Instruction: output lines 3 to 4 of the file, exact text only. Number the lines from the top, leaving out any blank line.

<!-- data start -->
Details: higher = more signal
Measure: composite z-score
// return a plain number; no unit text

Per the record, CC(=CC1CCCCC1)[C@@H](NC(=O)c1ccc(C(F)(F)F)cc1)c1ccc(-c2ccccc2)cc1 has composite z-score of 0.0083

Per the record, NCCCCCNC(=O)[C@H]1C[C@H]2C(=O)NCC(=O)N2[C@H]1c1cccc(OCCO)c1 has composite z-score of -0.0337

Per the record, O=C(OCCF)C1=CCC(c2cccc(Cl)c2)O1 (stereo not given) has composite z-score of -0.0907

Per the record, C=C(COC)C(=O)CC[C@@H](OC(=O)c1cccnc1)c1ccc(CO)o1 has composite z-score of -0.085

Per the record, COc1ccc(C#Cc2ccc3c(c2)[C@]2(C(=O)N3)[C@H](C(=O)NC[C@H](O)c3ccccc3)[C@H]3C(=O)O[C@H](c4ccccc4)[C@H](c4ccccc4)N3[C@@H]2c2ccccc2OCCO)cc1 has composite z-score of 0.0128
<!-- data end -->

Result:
// return a plain number; no unit text

Per the record, CC(=CC1CCCCC1)[C@@H](NC(=O)c1ccc(C(F)(F)F)cc1)c1ccc(-c2ccccc2)cc1 has composite z-score of 0.0083